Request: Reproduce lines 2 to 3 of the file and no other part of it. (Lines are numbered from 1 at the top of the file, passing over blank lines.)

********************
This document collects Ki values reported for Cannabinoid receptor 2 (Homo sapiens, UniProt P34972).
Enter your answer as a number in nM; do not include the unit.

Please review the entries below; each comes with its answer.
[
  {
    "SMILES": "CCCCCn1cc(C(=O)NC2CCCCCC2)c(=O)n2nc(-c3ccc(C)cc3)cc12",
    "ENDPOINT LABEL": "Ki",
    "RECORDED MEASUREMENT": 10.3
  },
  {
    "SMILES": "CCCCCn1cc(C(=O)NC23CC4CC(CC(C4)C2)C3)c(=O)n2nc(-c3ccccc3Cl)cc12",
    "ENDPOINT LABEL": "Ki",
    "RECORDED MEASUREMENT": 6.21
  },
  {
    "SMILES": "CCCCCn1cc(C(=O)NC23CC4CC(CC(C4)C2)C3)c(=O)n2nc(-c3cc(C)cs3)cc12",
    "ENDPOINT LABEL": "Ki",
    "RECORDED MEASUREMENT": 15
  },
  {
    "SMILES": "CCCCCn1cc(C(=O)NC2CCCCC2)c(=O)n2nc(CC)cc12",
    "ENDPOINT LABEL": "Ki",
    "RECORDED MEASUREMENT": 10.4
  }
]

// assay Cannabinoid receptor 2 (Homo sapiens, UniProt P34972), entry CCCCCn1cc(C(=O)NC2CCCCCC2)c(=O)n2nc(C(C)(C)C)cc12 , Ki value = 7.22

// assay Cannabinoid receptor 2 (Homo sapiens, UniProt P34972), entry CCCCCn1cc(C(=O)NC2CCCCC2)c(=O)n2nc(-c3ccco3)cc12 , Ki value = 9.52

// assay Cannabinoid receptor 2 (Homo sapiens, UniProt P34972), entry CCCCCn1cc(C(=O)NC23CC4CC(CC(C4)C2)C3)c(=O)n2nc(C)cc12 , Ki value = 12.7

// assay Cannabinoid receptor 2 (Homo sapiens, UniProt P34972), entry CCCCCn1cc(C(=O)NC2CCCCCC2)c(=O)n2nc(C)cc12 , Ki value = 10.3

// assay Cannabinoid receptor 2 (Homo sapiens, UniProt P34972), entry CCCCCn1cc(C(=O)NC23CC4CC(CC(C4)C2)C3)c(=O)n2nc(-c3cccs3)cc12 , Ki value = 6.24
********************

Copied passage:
Enter your answer as a number in nM; do not include the unit.

Please review the entries below; each comes with its answer.